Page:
This paper develops and tests a theory of entrepreneurial passion. We draw from the literature on identity theory to investigate the influence of entrepreneurial identities on entrepreneurial passion, as well as the relationship of entrepreneurial passion to behavior. Empirical analyses of responses from 247 entrepreneurs confirm that entrepreneurial passion rises and falls in connection with entrepreneurial identity centrality. Moreover, entrepreneurial passion influences entrepreneurial behavior through multiple pathways involving intrinsic motivation, self-efficacy and positive affect. This research provides new insights into the factors that impact entrepreneurial passion as well as the mechanisms through which that passion stokes the fire of entrepreneurial action.

Categories: Books

Volunteer Management Practices during Challenging Economic Times

Thu, 03/19/2015 - 10:54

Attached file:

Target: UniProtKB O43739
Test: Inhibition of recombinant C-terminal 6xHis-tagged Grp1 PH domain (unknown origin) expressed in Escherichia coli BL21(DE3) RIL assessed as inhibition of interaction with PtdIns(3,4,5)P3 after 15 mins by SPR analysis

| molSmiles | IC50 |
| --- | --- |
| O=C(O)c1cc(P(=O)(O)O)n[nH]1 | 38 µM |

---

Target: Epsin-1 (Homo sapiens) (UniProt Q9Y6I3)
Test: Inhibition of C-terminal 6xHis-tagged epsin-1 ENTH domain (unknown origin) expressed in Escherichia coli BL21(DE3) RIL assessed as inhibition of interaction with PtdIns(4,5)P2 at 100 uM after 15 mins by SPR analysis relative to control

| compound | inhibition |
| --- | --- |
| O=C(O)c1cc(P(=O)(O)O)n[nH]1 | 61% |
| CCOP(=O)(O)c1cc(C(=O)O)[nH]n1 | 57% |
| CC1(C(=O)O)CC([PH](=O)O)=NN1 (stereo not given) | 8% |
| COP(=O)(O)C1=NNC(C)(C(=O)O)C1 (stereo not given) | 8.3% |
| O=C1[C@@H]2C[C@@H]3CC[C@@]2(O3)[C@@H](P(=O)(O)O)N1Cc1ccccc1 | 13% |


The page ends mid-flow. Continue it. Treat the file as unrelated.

Nonprofit organizations rely upon volunteers to facilitate their missions of meeting critical community needs. Since 2006, on average, 61.9 million Americans or 26.4 percent of the adult population volunteered every year through organizations delivering 8.1 billion hours of service worth approximately $162 billion to America’s communities (Bureau of Labor Statistics 2012; Corporation for National and Community Service 2010). Most recent data released by The Bureau of Labor in 2013 further suggest between September 2011 and September 2012 approximately 64.5 million people volunteered via an organization at least once. In light of high unemployment, donor fatigue, and slow economic growth, it is also anticipated that nonprofit reliance on volunteers will continue to increase (Salamon and Spence 2009). As cautioned by Doherty and Mayer (2003) when revenue sources are compromised as a result of an ailing economy, continued devolution, and severe budget cuts at all levels of government, nonprofits will increasingly be compelled to cope in new ways to achieve their missions. Therefore, as nonprofit organizations continue to face compromised revenue sources due to severe federal funding cuts and reduced donor support, managers will be compelled more than ever before to utilize their volunteers with fewer resources. However, the words of Lipsky and Smith (1989/90) and again by Brudney and Duncombe (1992) still ring true today: volunteers are not free, nor are nonprofit managers always equipped to make the most of their volunteers (Urban Institute 2004; Yanay and Yanay 2008). Furthering the findings of prior research (Levine and D’Agostino 2012), the purpose of this study is to identify the specific practices that emerge among volunteer managers in human service organizations during challenging economic times. Given that volunteer management encompasses a range of complex activities, such as recruiting, coordinating, leading, supporting, administering and organizing volunteers as well as strategic oversight and management of volunteer programs this study introduces complexity theory as a lens for understanding volunteer management capacity during challenging economic times. Although business (Curley 2012) and legal studies (Hornstein 2005) have utilized complexity as a guiding theory, the framework used in this study is a unique and important contribution to the nonprofit volunteer management literature. This study incorporates complexity theory as a means to frame a model of volunteer management that offers nonprofit chief executives, managers and funders a new perspective on how to successfully cope with volunteers and strengthen capacity during these challenging times. First, literature reviewing nonprofit and volunteer management capacity building is examined. The paper then introduces complexity theory as a basis for understanding volunteer management capacity. We then proceed with the methods section and discussion of key findings. We conclude with study limitations and areas for future research.